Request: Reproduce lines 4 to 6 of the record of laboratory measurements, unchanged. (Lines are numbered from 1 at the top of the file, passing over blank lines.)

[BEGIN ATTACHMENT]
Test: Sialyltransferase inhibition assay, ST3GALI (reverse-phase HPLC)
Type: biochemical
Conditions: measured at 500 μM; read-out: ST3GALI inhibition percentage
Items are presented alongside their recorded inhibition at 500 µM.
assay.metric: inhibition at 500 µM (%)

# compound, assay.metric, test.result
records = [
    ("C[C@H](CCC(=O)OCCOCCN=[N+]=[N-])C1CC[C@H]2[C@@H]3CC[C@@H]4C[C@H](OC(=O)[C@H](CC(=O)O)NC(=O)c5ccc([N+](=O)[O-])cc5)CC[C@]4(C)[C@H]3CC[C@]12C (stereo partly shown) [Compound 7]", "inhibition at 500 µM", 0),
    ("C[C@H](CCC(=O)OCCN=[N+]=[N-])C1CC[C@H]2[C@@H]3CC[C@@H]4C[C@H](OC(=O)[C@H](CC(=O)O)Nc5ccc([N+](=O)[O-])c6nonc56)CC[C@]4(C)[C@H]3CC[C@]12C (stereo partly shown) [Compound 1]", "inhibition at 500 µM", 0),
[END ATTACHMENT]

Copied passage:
Items are presented alongside their recorded inhibition at 500 µM.
assay.metric: inhibition at 500 µM (%)

# compound, assay.metric, test.result